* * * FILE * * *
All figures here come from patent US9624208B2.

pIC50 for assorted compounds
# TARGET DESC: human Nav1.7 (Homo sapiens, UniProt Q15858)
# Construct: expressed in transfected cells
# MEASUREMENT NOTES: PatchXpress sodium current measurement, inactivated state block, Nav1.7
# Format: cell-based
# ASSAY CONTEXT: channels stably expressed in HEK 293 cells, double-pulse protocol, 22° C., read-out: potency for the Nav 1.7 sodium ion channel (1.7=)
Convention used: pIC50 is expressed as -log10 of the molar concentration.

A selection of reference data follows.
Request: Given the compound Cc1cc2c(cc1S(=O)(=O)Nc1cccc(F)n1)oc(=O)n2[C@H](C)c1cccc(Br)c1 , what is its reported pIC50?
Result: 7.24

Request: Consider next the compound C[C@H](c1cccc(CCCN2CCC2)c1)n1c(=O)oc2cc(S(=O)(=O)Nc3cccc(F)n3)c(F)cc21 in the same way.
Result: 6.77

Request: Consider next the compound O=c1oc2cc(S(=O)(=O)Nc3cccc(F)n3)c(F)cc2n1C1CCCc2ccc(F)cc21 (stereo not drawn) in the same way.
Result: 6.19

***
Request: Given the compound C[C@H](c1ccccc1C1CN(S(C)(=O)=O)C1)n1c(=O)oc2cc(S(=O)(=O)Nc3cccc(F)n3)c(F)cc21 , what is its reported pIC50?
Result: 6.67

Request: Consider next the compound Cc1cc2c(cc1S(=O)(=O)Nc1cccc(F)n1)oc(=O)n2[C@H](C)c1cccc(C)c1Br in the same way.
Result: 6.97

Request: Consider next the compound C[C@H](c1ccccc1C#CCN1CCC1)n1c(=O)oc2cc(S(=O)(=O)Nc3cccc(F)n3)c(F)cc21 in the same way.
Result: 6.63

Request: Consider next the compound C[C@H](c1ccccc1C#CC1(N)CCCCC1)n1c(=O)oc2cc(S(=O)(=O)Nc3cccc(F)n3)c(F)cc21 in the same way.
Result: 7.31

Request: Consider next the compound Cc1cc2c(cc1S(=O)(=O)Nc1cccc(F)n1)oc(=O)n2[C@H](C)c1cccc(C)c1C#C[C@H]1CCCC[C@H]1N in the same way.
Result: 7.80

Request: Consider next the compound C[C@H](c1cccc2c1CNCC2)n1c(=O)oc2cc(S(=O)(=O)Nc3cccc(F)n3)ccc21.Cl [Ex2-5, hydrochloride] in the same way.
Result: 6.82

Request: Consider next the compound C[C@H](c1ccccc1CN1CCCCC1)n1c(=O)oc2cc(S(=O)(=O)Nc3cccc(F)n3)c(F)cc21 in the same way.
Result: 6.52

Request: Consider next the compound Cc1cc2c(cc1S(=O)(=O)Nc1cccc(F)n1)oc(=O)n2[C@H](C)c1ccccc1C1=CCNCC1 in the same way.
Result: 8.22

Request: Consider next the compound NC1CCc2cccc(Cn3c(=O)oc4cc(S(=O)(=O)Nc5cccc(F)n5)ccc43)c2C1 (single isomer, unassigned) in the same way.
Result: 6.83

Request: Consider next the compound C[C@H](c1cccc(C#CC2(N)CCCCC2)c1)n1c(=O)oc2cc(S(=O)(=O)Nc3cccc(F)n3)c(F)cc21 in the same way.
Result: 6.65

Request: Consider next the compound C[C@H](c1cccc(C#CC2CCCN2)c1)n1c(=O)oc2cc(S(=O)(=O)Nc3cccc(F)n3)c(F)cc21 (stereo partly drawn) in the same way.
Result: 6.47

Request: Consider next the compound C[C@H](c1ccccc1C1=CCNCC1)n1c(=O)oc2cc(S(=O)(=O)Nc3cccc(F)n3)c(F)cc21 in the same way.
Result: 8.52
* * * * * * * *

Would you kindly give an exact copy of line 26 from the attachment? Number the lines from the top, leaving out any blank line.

Result: 7.80